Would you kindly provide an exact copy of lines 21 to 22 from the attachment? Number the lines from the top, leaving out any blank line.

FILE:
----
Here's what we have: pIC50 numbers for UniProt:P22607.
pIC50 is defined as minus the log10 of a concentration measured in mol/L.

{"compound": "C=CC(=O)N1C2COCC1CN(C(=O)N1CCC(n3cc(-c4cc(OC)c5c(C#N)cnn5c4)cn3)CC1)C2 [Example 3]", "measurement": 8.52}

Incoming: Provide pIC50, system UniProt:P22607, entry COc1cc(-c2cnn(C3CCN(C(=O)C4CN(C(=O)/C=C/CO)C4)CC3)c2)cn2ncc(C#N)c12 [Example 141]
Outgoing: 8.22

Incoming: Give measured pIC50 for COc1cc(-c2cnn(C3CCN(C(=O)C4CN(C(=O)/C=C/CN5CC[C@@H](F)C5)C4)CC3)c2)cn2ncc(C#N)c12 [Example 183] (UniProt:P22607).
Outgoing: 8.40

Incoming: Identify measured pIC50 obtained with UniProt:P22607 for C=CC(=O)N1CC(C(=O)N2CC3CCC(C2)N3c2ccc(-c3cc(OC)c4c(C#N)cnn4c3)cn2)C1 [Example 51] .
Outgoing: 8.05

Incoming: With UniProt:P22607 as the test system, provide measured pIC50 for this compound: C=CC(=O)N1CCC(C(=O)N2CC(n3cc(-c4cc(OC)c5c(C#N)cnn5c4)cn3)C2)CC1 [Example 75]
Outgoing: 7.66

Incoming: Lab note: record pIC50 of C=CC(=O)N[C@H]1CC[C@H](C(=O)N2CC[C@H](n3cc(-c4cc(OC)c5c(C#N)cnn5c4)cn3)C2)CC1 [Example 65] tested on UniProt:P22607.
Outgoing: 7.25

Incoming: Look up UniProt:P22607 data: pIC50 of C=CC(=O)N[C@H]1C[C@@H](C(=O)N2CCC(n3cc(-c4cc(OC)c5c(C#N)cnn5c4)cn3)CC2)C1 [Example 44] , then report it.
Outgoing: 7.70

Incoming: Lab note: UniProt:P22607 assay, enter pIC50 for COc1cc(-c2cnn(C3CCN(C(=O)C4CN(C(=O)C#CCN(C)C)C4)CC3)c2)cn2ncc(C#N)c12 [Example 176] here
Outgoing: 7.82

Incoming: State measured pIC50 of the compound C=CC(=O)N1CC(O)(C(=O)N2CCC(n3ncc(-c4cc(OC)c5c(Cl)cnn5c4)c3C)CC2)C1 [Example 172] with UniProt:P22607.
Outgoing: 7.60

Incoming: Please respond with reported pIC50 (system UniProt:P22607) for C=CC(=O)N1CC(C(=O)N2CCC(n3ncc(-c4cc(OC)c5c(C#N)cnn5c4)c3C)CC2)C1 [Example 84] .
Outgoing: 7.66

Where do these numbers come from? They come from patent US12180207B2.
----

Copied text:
Outgoing: 7.66

Where do these numbers come from? They come from patent US12180207B2.